I own a GunVault MultiVault and I have never regretted my purchase. It's great: quick access, safe from non-welcome pryers. I think the best part is the fact that you don't have to look at the safe in order to open it. Just feel for the hand indentation and press your combination. Don't have to fumble for keys or for combinations, etc, etc, etc...
I got mine from eBay, much MUCH cheaper than local retailers and online. Look for a guy who goes by [email protected]
or something like that. He's pretty reliable and he has a lot of gun stuff available.
You can mount this safe on a hard surface or you can hide it. I personally would not put it in a desk or anything like that. I have mine hidden away from view but in a good location where I can have very quick access to it should I need to. As far as reliability goes, I've never had a problem with it. I've only had it for one year but I'm still good with it. Should the batteries run out you have a key backup so it can be reverted back to a normal key safe. You won't regret the purchase. Unless, of course, you have a WHOLE LOT than you'll just be better off with a modified walk-in closet :D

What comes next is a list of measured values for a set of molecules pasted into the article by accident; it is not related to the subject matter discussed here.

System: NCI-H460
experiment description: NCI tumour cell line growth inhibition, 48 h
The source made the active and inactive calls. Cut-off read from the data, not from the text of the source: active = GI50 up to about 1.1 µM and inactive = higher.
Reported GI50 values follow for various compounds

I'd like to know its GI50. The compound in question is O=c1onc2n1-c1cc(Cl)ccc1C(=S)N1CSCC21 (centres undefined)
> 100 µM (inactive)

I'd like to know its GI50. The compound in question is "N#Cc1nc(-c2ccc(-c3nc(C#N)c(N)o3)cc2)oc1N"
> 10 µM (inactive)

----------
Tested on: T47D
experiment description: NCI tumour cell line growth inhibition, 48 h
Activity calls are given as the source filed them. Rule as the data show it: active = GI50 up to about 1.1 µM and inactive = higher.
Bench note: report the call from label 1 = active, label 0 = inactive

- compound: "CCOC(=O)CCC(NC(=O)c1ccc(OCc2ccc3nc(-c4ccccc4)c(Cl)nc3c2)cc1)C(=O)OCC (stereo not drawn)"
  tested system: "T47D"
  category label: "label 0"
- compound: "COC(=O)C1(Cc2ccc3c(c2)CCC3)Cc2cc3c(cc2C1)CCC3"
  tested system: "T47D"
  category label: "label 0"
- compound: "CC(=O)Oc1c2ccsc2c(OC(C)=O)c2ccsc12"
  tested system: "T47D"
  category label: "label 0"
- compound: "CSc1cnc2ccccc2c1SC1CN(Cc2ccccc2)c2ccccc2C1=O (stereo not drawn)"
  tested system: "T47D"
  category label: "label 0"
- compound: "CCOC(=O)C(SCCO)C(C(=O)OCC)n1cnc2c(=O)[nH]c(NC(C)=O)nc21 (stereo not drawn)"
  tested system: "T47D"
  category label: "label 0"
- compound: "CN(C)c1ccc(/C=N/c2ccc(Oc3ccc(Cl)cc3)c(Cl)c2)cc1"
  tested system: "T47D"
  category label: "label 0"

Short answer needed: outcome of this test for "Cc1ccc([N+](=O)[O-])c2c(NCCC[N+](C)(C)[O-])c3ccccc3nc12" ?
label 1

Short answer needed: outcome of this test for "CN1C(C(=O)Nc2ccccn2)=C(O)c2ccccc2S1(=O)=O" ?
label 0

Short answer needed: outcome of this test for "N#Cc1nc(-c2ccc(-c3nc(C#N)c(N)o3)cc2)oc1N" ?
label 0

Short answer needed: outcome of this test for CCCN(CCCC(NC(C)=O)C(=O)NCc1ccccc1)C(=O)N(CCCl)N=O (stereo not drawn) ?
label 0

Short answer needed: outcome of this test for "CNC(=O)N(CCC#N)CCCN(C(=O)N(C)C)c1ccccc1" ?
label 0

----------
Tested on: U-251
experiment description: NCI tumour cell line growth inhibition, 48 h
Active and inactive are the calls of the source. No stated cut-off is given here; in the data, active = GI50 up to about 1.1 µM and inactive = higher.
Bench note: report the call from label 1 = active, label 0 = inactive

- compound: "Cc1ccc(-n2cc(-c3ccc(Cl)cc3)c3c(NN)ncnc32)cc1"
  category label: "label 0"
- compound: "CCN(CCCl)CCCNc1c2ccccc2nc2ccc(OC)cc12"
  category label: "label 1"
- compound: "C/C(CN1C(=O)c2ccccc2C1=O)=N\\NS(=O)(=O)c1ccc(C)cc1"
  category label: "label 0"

March 25, 2001, 09:56 AM
I have a Multivault and think it`s great. There is one problem I see tho. The batteries are mounted on top of the guns, if they leak, it could ruin your whole day!
I ran a wire and put an external power supply to eliminate this problem. The newer ones have this as an option.
March 26, 2001, 08:12 PM
I have the Gun Vault Minivault for my wife's pistol. Great safe storage! Fast,easy eyeless entry. Change the batteries each year and leakage should never be a problem.